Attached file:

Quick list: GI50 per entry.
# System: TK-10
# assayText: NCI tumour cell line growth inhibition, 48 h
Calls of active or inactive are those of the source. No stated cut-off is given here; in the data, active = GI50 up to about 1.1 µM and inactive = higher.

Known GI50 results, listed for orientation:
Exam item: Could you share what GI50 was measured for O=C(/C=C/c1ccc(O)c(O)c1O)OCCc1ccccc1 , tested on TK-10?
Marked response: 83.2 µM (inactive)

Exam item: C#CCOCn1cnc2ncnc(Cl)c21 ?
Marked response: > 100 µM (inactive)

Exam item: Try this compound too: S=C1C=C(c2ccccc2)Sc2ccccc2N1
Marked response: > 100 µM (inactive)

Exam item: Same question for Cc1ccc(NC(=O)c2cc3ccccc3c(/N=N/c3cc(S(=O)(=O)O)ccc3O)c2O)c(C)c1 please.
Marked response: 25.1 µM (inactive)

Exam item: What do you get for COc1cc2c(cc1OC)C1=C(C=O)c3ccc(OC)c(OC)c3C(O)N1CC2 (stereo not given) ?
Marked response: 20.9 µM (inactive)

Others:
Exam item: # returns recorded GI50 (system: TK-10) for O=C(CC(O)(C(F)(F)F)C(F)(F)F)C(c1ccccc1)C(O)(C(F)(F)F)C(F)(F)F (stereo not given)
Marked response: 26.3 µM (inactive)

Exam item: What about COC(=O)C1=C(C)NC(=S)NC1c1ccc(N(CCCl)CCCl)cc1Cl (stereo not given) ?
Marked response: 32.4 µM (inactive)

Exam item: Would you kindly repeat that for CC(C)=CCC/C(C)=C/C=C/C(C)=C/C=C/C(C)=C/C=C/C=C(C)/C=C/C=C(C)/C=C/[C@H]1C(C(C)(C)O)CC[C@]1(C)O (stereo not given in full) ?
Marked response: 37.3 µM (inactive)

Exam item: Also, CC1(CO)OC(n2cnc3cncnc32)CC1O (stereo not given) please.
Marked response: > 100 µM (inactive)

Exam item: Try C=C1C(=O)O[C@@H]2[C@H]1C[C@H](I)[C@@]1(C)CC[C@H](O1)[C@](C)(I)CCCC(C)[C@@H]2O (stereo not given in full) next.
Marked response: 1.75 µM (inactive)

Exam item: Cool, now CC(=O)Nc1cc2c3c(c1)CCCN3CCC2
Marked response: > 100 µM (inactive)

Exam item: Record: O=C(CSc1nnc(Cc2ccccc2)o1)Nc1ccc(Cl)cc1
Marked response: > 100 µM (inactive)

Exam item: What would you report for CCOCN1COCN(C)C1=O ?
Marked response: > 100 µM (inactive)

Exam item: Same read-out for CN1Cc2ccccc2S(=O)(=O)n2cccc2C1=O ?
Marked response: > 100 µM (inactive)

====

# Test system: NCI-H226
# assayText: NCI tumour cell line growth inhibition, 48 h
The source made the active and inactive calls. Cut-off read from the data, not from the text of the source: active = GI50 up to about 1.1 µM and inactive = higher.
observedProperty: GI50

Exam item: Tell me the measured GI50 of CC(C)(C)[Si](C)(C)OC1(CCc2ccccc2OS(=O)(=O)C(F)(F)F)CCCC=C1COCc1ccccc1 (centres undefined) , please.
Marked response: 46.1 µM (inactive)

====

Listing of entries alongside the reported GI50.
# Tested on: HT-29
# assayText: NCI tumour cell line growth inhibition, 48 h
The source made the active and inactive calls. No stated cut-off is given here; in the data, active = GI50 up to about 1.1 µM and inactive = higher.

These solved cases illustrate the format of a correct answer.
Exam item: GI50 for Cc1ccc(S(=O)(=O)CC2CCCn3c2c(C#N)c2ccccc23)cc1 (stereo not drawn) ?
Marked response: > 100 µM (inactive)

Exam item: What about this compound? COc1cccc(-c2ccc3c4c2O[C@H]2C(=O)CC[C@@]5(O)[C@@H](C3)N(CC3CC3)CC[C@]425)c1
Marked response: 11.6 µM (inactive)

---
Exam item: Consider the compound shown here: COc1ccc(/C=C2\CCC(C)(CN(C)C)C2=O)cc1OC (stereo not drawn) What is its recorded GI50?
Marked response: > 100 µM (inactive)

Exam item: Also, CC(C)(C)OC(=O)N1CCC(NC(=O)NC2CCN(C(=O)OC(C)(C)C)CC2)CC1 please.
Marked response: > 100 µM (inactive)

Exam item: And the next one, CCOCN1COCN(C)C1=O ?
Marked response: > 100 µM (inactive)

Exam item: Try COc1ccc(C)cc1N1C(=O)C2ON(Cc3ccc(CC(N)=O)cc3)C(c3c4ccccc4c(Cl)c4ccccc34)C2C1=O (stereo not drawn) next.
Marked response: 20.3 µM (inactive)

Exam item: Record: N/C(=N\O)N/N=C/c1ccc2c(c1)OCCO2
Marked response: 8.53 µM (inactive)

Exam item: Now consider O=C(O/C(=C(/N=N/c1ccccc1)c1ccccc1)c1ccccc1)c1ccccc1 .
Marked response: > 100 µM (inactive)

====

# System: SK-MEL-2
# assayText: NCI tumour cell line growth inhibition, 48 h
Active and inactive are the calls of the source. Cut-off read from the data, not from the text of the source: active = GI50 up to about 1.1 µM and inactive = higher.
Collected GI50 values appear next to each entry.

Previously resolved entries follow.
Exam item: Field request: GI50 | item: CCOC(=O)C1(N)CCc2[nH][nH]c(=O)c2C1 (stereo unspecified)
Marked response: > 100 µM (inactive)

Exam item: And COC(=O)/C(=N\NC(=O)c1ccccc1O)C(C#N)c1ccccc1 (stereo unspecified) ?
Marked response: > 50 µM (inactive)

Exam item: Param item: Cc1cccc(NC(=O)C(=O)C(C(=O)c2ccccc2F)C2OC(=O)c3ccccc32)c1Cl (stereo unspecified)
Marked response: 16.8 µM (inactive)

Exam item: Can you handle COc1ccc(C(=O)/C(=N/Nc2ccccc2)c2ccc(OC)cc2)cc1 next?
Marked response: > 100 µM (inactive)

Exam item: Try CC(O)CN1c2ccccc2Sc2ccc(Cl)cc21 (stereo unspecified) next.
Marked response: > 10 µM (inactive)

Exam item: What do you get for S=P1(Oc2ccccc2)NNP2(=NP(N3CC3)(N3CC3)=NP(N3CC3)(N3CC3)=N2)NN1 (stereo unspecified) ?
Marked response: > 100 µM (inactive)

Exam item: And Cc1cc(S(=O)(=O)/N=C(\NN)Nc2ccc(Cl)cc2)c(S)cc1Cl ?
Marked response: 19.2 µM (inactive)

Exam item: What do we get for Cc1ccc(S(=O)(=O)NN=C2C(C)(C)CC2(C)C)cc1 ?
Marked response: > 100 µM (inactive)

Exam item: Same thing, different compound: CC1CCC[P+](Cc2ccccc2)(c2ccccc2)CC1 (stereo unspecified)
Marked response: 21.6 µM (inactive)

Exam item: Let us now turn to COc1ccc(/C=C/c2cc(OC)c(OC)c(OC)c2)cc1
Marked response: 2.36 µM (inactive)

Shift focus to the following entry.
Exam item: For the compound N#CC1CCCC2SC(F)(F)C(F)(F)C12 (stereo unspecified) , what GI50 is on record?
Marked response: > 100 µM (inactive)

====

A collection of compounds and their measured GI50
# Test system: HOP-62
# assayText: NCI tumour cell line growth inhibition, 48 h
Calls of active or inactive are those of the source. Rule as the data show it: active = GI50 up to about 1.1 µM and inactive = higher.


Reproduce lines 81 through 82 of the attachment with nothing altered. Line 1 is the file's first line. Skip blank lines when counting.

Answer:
Exam item: What do you get for S=P1(Oc2ccccc2)NNP2(=NP(N3CC3)(N3CC3)=NP(N3CC3)(N3CC3)=N2)NN1 (stereo unspecified) ?
Marked response: > 100 µM (inactive)